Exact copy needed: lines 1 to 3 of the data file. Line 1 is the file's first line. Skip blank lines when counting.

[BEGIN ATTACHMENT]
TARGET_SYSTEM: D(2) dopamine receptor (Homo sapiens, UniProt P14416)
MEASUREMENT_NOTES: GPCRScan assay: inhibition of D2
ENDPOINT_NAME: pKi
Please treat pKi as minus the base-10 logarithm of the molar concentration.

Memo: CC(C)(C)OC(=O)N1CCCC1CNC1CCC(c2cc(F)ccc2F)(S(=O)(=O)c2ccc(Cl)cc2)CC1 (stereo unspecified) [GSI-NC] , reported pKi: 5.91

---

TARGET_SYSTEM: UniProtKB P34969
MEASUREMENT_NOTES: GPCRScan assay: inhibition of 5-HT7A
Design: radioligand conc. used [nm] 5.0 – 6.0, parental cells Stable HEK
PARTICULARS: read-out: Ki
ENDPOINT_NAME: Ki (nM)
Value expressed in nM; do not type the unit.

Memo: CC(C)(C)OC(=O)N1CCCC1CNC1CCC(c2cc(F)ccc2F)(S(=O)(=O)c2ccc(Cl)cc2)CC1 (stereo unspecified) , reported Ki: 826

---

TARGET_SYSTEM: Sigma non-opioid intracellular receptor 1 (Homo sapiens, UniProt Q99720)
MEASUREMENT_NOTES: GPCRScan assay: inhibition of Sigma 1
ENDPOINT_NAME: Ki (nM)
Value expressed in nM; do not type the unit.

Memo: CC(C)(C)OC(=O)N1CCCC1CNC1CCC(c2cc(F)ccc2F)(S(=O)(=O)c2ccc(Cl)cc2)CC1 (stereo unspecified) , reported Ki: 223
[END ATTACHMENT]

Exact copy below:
TARGET_SYSTEM: D(2) dopamine receptor (Homo sapiens, UniProt P14416)
MEASUREMENT_NOTES: GPCRScan assay: inhibition of D2
ENDPOINT_NAME: pKi